While DH Khammam has separate labour rooms, other healthcare facilities like Nampally Area Hospital, Modern Government Maternity Hospital in Hyderabad and the Community Health Centre (CHC) in Khammam have a different story to tell. These facilities separate beds with curtains, making it impossible for husbands to accompany their wives as birthing partners. “Having the husband present during delivery often reduces the mother’s pain,” said K Mamatha, a midwife at Sathupally CHC, adding that she had only witnessed one such incident.
The CHC itself lacks sufficient space and resources for exercises and birthing positions. The shortage of supplies such as exercise balls, yoga mats and even a bathtub with warm water for water births remains a distant dream for both midwives and patients in government facilities. To provide high-quality care, the government must invest in infrastructure improvements, especially in smaller health centres, experts said.
The CHC, primarily serving coal mine workers from the Singareni Collieries Company Limited (SCCL) and their family members, employs only one gynaecologist. After the doctor’s morning shift ends, midwives handle an average of two deliveries per day, often successfully converting deliveries that could have required surgical intervention into natural births. In January this year, Mamatha performed a delivery of twins through normal birth, a high-risk procedure due to one of the babies being in a breech position lying bottom down in the uterus. Typically, such deliveries would have been conducted via C-section.
Parveen, another midwife at the CHC, has also facilitated Vaginal Birth After Caesarean (VBAC) deliveries, a procedure that even doctors at tertiary and district hospitals often avoid due to the risk of uterine rupture. The midwives said that ‘such miracles’ are possible only when the mothers express a strong desire for natural deliveries.
“In reality, many women can opt for normal deliveries even if they have complications. However, since a doctor is not available here, we tend to avoid risks by referring them to DH Khammam,” Mamatha explained. Out of the 60 recorded deliveries at the hospital, half were natural, while the other half were C-sections.
Experts point out that there has been a notable shift from the previous 60:40 ratio of C-section deliveries in government hospitals in Telangana. A more equitable balance between natural and caesarean deliveries is now apparent, with a near 50-50 distribution.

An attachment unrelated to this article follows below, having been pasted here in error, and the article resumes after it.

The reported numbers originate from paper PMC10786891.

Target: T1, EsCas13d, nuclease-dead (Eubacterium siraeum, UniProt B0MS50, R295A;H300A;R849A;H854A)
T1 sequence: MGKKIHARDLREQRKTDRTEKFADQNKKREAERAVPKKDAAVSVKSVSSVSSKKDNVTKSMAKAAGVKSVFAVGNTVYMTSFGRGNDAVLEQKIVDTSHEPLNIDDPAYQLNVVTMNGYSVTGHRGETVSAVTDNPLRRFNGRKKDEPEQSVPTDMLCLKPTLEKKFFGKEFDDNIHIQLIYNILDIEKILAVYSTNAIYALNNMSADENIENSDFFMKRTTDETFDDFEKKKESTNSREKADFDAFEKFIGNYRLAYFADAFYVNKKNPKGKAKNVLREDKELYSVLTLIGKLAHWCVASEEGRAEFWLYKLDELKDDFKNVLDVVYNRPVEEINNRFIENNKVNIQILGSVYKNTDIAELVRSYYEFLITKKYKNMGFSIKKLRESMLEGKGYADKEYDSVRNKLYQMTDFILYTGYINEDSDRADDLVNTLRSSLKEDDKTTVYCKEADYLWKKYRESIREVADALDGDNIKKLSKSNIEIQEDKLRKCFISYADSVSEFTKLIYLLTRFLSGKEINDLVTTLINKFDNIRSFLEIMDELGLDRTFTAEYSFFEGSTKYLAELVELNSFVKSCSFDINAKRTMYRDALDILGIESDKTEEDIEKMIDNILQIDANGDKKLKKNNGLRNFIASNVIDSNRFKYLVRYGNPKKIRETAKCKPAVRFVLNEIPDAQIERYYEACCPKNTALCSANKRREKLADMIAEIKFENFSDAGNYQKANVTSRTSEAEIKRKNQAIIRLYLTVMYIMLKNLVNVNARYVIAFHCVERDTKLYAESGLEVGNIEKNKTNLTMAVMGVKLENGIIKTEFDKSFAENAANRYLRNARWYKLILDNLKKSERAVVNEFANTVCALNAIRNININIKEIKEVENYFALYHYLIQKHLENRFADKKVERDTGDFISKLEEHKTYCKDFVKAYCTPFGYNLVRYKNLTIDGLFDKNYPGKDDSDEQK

For instance, the Nampally Area Hospital in Hyderabad documented 204 natural deliveries and 149 caesareans, with 40 of them involving first-time mothers. A similar trend can be observed in the gynaecology ward of DH Khammam, where the data reveals 285 spontaneous vaginal deliveries (SPVD), including 153 first-time mothers, and 396 lower-segment caesarean sections (LSCS), with 123 first-time mothers, were conducted. However, the column for Vaginal Birth After Caesarean (VBAC) in both hospitals remains at zero.
Dr Krupa Ushasri, the head of the gynaecology department at DH Khammam, explained that in the past, the number of first-time mothers opting for natural deliveries ranged from 30% to 40%. However, since DH Khammam serves as a referral centre for complex cases in the district, doctors often encounter high-risk pregnancies. In cases where mothers have previously undergone C-sections, doctors may attempt natural deliveries but tend to lean towards C-sections as a preference.
Notably, VBAC cases are typically transferred to doctors. It means that a significant number of women in the State, who have previously had C-sections, are deprived of the opportunity to opt for natural deliveries, a service that midwives are fully capable of providing.
Where the doctors are scarce
Not more than a month ago, some villages in Mulugu district faced road closures due to massive floods in the Godavari river, caused by heavy rainfall. In this challenging environment, a tribal woman, in her fifth pregnancy after two live births and two abortions, arrived at the 30-bed Eturnagaram CHC with preterm labour and a breech position. “On any other day, we would have referred her to the district hospital located 100 kilometres away for a C-section,” recounted G Swaroopa, another midwife from the first batch.
However, after obtaining consent from the relatives, she managed to successfully conduct a natural delivery. As part of the State’s precautionary measures during the heavy rains, nearly all pregnant women nearing their due dates were shifted to the hospital. Even the empty ICU was used to provide beds to accommodate all the women.
While the C-section rate in the region is not high, four midwives have been deployed to address the shortage of doctors. Tribal communities, including Gothi Koyas, Gonds and Nayakpods, rely on this CHC not only in Telangana but also from the neighbouring Chhattisgarh State.